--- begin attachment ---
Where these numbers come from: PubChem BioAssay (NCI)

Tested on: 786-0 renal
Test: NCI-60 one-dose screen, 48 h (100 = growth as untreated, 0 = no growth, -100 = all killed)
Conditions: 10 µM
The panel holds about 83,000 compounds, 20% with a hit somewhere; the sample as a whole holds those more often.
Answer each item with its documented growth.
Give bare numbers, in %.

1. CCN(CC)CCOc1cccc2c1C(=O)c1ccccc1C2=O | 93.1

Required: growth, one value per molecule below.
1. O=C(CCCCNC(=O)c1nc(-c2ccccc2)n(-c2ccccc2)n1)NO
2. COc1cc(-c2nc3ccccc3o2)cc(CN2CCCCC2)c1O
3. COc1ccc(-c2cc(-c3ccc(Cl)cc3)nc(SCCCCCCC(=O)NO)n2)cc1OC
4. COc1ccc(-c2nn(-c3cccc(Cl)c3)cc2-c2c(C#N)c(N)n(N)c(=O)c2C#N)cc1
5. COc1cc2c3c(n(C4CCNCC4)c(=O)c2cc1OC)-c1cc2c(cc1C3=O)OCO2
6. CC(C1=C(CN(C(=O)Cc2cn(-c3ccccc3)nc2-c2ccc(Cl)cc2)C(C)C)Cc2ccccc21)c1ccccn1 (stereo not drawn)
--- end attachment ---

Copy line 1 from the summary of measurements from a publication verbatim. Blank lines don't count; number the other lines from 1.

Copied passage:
Where these numbers come from: PubChem BioAssay (NCI)